Rewatching the 1988 movie Willow scene-by-scene. Why? Because it’s freaking Willow! This turns into a brief Gulliver’s Travels remake as we meet the Brownies, 37:19-39:47 on the Blu-ray.
The score is big and heroic as Willow and Meegosh walk through some tall brush, on their way back home. Willow tells Meegosh to slow down, and Meegosh says that if they hurry they can be home by tomorrow morning. It’s not clear how long they traveled to get here, but because they traveled via montage, it seemed like a long time. Perhaps they can travel quicker now that they believe they’re no longer being chased by Bavmorda’s troops.
Meegosh says they’ll be heroes when the return, and Willow asks, “Do you think so?” Meegosh acts out the part of villagers welcoming the two of them home, and Willow plays along, saying “Welcome back, boys. You deserve medals!” They laugh, but then Willow gets serious and asks if they did the right thing. Meegosh answers, “Absolutely. There’s nothing to worry about.”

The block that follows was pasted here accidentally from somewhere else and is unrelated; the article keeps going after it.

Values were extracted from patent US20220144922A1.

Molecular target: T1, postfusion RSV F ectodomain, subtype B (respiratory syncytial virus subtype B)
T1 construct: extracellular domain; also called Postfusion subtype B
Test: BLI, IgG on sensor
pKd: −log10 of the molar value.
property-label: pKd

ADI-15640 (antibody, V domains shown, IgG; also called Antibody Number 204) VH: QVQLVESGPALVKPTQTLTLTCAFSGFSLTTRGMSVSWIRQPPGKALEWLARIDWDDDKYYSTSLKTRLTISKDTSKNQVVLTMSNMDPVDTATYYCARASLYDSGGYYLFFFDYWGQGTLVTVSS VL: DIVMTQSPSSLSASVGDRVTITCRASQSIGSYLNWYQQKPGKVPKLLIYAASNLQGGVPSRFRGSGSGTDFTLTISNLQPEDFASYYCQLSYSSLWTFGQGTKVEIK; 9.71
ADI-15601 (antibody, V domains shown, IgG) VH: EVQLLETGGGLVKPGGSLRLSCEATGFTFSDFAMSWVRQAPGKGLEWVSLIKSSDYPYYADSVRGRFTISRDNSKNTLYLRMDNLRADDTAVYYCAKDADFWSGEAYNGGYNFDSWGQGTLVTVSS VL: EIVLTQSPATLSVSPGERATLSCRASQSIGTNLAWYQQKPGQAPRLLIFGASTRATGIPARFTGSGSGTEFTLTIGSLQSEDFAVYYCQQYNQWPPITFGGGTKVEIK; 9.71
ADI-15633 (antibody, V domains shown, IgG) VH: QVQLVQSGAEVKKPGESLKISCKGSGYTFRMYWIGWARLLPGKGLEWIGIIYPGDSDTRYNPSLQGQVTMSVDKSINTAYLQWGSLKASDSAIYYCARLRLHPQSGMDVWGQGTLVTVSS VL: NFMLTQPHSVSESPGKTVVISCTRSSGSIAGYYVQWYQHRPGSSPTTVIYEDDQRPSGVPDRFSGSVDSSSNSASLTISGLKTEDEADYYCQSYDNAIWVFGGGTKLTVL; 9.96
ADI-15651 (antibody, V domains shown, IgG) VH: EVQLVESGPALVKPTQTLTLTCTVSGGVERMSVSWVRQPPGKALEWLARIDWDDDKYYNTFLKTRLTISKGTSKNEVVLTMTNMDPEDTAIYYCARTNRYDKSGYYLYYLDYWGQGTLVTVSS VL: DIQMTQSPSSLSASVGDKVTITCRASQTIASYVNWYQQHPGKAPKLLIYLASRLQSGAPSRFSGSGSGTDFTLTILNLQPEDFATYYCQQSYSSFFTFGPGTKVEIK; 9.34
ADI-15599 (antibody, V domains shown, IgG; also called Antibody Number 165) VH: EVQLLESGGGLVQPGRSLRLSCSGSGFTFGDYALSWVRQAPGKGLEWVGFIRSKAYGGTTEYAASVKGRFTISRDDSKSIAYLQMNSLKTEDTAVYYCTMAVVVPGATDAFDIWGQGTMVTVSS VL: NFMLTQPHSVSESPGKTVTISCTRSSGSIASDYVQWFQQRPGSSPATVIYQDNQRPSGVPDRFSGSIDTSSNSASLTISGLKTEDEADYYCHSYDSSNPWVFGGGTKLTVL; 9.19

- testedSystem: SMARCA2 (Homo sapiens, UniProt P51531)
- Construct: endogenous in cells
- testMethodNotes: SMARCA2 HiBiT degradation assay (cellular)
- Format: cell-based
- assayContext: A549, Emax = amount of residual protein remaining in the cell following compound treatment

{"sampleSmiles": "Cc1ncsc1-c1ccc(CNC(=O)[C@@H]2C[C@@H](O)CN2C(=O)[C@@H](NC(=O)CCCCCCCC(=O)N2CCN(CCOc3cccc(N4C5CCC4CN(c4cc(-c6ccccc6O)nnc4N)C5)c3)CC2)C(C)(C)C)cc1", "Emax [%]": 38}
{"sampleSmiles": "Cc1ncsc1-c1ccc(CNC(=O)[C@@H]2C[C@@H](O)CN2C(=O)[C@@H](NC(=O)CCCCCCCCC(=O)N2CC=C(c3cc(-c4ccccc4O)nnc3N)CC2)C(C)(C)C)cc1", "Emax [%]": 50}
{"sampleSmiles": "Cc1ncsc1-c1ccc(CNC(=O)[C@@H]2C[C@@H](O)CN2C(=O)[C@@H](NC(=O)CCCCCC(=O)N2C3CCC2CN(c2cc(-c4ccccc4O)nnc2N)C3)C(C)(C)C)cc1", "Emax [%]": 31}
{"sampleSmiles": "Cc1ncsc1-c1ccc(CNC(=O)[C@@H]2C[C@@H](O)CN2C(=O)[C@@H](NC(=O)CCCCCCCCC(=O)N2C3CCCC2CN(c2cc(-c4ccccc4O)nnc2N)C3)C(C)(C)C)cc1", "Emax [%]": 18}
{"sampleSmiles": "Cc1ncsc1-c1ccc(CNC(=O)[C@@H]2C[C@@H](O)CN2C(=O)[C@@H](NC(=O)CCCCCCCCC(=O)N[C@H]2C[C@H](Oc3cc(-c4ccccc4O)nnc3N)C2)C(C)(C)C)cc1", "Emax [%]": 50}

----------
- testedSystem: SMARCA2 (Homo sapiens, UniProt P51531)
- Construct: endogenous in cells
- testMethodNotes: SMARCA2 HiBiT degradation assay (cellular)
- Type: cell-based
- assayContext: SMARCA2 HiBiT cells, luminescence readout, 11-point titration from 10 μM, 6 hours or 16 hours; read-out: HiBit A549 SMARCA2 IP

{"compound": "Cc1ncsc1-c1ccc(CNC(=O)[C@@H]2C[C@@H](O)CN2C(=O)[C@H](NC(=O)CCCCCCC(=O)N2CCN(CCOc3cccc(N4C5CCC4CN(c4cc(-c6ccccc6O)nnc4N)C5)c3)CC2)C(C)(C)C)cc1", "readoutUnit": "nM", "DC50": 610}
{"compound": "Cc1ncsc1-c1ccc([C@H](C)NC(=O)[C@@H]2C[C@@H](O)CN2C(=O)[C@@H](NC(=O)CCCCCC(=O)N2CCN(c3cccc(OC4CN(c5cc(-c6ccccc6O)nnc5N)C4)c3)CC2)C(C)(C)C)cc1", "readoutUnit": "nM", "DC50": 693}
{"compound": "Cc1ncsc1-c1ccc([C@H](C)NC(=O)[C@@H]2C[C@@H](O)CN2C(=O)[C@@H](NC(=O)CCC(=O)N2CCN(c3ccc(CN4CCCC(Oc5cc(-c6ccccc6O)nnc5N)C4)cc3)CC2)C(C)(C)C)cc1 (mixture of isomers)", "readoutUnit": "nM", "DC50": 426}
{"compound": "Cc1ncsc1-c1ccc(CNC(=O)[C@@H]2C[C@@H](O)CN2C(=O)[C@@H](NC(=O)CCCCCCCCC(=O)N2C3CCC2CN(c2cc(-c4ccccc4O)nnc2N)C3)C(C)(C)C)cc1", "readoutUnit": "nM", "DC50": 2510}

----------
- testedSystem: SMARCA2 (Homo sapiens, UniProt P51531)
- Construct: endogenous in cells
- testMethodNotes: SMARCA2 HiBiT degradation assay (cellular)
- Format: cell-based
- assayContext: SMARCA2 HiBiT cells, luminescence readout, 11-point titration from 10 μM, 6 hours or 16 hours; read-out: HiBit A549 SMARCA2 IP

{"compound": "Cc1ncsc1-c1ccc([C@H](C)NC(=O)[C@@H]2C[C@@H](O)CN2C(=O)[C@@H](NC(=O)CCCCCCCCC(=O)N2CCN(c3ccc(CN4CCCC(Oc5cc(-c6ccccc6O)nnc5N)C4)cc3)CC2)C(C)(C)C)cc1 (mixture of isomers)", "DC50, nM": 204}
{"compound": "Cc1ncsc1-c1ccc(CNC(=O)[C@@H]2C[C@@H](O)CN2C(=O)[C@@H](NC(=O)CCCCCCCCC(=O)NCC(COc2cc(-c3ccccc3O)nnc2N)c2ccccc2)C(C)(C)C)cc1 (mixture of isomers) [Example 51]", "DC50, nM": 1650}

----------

On cue, they hear the baby crying nearby. (It really could be any baby, but because this is a movie, we know it’s the one we’ve been following this whole time.) Then we’re treated to an odd sight. The baby in a small pouch, being carried by a bird, with a tiny man riding on the bird’s back. “I have the baby!” the man cries, in a strange accent. We’ll soon learn this is Franjean, one of the Brownies. He gets a very quick close up, where we can see he has ‘80s music video hair.
The bird is flying very low to the ground in one shot, making this look very dangerous for the baby. The bird then flies over Willow, so close that he ducks. He shouts, “That’s my baby!” This is an interesting choice of words, considering his quest so far has been to give her away. This shows he still hasn’t let go. He calls for the bird and its rider to come back. Then we get our first taste of the Brownies’ comedy shtick as Franjean says, “Left, you stupid bird! Left!” The tie-in fiction reveals that this bird is an eagle, and its name is Canterfree.
Willow pursues, only for a tiny arrow to hit a tree next to him. There’s a quick shot of a Brownie on a tree branch with a bow, and then a second arrow strikes Willow’s arm. Meegosh says “Brownies! Let’s get out of here.” This suggests that he’s encountered Brownies before, or has at least heard of them.